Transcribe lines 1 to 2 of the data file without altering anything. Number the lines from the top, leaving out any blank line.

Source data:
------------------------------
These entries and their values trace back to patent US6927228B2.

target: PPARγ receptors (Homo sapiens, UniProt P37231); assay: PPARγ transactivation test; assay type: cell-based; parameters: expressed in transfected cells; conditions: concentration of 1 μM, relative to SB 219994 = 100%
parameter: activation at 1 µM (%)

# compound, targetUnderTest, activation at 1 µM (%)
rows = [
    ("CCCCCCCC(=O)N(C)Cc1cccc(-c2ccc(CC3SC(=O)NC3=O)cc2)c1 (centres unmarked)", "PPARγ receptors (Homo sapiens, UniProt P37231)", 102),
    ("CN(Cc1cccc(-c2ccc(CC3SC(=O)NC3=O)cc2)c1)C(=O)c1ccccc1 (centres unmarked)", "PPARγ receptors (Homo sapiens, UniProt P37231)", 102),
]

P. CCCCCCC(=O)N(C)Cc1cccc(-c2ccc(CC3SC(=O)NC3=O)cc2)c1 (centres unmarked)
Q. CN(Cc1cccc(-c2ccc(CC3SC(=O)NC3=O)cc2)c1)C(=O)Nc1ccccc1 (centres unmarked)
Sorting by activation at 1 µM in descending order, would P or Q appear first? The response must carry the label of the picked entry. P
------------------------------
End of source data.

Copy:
These entries and their values trace back to patent US6927228B2.

target: PPARγ receptors (Homo sapiens, UniProt P37231); assay: PPARγ transactivation test; assay type: cell-based; parameters: expressed in transfected cells; conditions: concentration of 1 μM, relative to SB 219994 = 100%